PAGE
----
A story about using Node.js community-built tools effectively in order to speed up the prototyping phase of your API project. In the whole article, Open API specification (which recently reached a RC on version 3) refers to version 2, also known as Swagger specification.
In this article I’ll briefly demonstrate how you can to make use of few community-driven tools which I came across recently and I definitely recommend: Typicode’s json-server and Rebilly’s Open API generator. By using a combination of them, you can quickly achieve a mock API server with really nice and useful documentation based in short deadlines.
I think it’s better to start with the specification as it answers many questions, even before making any real or fake data for the API.
The official documentation is sufficient to get started. There’s really no need for detailed tutorial here on how to use the tool in order to make a working project — just follow the steps. (And maybe push an empty commit on the
gh-pages branch before first deploy just to make sure)
More importantly, you have to know why this generator is good and why I recommend it 😌
When you follow the steps correctly, you’ll end up with a simplified version of RebillyAPI repository. That’s the final outcome that’ll motivate you to try the generator now, if you haven’t already done so 😊
Probably you might find other similar tools such as spectacle, however this tool worked really well for me and it covers everything I think one might need during a prototyping phase of an API project.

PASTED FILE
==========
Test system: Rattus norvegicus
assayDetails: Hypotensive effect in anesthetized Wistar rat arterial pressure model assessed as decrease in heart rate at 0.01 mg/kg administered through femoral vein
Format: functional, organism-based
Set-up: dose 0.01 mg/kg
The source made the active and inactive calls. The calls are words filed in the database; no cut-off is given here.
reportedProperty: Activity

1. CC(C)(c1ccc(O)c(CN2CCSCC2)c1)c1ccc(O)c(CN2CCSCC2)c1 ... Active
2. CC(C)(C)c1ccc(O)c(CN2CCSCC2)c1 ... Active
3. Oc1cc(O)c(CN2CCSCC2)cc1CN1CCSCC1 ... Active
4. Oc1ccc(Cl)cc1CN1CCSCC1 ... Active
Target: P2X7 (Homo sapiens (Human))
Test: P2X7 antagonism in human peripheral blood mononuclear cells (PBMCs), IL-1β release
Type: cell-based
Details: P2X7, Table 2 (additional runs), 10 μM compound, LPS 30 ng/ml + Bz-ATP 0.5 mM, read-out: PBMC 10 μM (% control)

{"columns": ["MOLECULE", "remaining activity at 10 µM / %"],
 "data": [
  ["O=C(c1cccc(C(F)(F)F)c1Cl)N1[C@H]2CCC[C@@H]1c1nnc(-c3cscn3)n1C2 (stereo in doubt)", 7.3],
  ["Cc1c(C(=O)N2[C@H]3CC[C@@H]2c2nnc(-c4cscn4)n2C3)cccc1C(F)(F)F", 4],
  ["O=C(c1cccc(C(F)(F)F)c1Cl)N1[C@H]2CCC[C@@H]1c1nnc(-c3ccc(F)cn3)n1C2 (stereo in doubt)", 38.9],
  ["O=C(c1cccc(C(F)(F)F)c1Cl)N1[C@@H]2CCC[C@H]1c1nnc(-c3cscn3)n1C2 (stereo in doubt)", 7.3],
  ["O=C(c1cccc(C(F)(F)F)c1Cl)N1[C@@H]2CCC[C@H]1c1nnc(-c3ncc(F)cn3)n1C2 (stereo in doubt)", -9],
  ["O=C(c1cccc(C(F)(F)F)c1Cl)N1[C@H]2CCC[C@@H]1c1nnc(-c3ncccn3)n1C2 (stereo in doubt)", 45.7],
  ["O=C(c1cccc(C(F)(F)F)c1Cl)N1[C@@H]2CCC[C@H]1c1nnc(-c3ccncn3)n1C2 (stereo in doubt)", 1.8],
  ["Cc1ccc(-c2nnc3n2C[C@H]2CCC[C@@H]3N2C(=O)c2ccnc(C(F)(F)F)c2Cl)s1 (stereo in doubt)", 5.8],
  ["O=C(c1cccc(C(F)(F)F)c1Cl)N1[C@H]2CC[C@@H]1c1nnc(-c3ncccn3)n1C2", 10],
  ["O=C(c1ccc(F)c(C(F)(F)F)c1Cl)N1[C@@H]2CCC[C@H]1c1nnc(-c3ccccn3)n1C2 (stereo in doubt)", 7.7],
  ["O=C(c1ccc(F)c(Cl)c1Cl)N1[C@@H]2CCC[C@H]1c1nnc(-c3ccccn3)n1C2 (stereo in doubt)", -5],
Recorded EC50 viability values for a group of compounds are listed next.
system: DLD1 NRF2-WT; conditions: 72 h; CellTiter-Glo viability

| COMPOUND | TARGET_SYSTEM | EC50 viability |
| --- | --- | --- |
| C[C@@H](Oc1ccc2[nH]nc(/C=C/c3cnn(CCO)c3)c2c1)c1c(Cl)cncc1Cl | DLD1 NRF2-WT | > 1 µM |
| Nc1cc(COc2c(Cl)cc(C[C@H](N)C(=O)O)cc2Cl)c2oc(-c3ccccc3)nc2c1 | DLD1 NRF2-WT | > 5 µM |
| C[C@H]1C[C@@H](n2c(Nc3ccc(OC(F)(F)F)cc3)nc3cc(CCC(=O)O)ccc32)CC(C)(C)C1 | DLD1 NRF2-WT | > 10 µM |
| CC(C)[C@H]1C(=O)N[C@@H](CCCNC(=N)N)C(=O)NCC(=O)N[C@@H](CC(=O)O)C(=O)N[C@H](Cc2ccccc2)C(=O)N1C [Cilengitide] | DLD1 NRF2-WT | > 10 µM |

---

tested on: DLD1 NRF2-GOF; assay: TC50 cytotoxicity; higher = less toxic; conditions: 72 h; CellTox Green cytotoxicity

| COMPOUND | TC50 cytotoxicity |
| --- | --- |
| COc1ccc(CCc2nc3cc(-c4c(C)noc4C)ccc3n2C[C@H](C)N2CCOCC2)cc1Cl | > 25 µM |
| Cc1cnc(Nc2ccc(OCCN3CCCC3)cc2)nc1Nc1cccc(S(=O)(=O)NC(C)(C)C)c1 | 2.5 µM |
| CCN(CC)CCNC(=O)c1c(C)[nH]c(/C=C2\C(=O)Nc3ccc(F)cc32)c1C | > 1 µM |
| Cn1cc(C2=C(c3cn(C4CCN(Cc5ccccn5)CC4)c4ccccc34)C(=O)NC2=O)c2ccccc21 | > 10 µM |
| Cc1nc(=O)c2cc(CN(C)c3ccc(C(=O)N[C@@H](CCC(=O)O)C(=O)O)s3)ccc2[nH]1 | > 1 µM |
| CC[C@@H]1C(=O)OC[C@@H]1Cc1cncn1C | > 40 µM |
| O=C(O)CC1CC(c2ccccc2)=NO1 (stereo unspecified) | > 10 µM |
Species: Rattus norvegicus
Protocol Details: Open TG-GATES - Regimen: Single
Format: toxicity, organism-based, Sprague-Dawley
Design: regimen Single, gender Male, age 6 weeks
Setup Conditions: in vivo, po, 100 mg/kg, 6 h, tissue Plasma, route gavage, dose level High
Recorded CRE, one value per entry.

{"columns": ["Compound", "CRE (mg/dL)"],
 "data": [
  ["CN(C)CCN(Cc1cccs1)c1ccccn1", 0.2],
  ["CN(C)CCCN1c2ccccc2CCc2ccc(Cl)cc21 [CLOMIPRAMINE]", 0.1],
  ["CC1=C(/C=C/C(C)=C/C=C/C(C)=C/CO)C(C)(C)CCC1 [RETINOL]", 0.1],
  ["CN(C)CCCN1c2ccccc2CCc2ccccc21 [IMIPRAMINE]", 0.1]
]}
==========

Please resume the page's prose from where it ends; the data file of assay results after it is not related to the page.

Thus, you have a tool to develop an Open API specification and deploy its documentation to github pages, making it nice and accessible for the public. With this Open API specification, you can later generate server/client code with Codegen, or just deploy the spec to services such as Cloud Endpoints or any other that will soon come with similar integration.
Basically, there are many opportunities available for you when you have the specification. Next step is to generate a server with mock data which matches the specification’s “contract” with the documentation or just any front-end app meant to work with the specification.
The JSON server tool is not really a generator per se, however it’s easy to integrate it as such in your toolchain. What I mean is, the tool is based on express.js and its popular middleware. You won’t need the express generator as you focus on the server. The endpoints are automatically discovered out of JSON files and you do not need express’ sophisticated templates views, routes, etc.
A simple function in a script run by a npm task can easily do for having a generator for the server part. Also, faker plays really well with this “generator” function. (no word play intended here) Check an example.
The main ideas you should understand with JSON server:
Also, another benefit is that the server can be easily deployed. For example, if you decide to deploy on heroku, you’ll only need to update your server to use
process.env.PORT. The documentation points to the jsonplaceholder example, but surely hook.io or a similar cloud service will work just fine. Just keep it simple and working — the main idea of using this tool is to move fast and effectively.
Another option for generating a server on top of an existing specification is the swagger-server package which also integrates with express.js, however does not necessarily provide the ready filters, sorts, etc. that json-server does.
I personally separated both tools in 2 repositories for the following reasons:
That was a brief article sharing some love about open source projects which deserve an applause for being simple and effective helpers for developers.
If this article gets any positive feedback, I will make a follow-up story to this one showing few tips to improve the workflow of editing and publishing specification to documentation to a working API.
At any case, the search of more effective and well-integrated API prototyping, documentation and deployment continues.